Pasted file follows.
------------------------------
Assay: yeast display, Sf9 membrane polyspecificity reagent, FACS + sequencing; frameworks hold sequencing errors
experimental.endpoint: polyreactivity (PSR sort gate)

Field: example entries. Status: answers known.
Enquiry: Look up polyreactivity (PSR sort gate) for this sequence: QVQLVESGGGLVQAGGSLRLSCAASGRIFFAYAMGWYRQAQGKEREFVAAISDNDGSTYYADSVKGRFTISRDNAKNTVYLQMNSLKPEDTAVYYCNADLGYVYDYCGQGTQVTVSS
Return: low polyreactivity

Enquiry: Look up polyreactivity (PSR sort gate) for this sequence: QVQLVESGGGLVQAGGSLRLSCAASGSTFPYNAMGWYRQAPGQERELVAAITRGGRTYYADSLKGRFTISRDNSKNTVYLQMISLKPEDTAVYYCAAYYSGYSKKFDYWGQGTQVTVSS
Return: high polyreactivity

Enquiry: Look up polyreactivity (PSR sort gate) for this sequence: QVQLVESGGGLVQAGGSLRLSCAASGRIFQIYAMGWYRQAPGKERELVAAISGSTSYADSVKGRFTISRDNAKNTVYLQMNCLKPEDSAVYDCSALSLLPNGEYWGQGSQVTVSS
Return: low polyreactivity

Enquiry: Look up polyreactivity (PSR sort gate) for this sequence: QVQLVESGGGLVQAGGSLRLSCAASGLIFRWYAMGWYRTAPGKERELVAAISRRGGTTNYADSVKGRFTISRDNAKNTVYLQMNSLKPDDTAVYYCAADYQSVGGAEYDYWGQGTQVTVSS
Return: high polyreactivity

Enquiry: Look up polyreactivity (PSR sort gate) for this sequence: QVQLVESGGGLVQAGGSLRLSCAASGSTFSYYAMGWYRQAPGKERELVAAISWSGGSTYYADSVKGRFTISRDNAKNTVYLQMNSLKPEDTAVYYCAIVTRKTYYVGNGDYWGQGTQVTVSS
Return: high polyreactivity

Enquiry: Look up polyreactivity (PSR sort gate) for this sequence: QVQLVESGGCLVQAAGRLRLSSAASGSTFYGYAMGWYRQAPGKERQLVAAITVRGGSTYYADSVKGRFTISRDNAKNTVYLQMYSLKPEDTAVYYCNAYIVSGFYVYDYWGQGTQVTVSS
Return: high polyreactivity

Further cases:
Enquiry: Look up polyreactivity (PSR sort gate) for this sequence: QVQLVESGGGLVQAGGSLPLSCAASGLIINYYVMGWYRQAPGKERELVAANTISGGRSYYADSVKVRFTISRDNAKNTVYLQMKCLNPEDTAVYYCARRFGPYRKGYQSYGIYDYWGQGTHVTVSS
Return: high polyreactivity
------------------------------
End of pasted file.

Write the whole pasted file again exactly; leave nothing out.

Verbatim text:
Assay: yeast display, Sf9 membrane polyspecificity reagent, FACS + sequencing; frameworks hold sequencing errors
experimental.endpoint: polyreactivity (PSR sort gate)

Field: example entries. Status: answers known.
Enquiry: Look up polyreactivity (PSR sort gate) for this sequence: QVQLVESGGGLVQAGGSLRLSCAASGRIFFAYAMGWYRQAQGKEREFVAAISDNDGSTYYADSVKGRFTISRDNAKNTVYLQMNSLKPEDTAVYYCNADLGYVYDYCGQGTQVTVSS
Return: low polyreactivity

Enquiry: Look up polyreactivity (PSR sort gate) for this sequence: QVQLVESGGGLVQAGGSLRLSCAASGSTFPYNAMGWYRQAPGQERELVAAITRGGRTYYADSLKGRFTISRDNSKNTVYLQMISLKPEDTAVYYCAAYYSGYSKKFDYWGQGTQVTVSS
Return: high polyreactivity

Enquiry: Look up polyreactivity (PSR sort gate) for this sequence: QVQLVESGGGLVQAGGSLRLSCAASGRIFQIYAMGWYRQAPGKERELVAAISGSTSYADSVKGRFTISRDNAKNTVYLQMNCLKPEDSAVYDCSALSLLPNGEYWGQGSQVTVSS
Return: low polyreactivity

Enquiry: Look up polyreactivity (PSR sort gate) for this sequence: QVQLVESGGGLVQAGGSLRLSCAASGLIFRWYAMGWYRTAPGKERELVAAISRRGGTTNYADSVKGRFTISRDNAKNTVYLQMNSLKPDDTAVYYCAADYQSVGGAEYDYWGQGTQVTVSS
Return: high polyreactivity

Enquiry: Look up polyreactivity (PSR sort gate) for this sequence: QVQLVESGGGLVQAGGSLRLSCAASGSTFSYYAMGWYRQAPGKERELVAAISWSGGSTYYADSVKGRFTISRDNAKNTVYLQMNSLKPEDTAVYYCAIVTRKTYYVGNGDYWGQGTQVTVSS
Return: high polyreactivity

Enquiry: Look up polyreactivity (PSR sort gate) for this sequence: QVQLVESGGCLVQAAGRLRLSSAASGSTFYGYAMGWYRQAPGKERQLVAAITVRGGSTYYADSVKGRFTISRDNAKNTVYLQMYSLKPEDTAVYYCNAYIVSGFYVYDYWGQGTQVTVSS
Return: high polyreactivity

Further cases:
Enquiry: Look up polyreactivity (PSR sort gate) for this sequence: QVQLVESGGGLVQAGGSLPLSCAASGLIINYYVMGWYRQAPGKERELVAANTISGGRSYYADSVKVRFTISRDNAKNTVYLQMKCLNPEDTAVYYCARRFGPYRKGYQSYGIYDYWGQGTHVTVSS
Return: high polyreactivity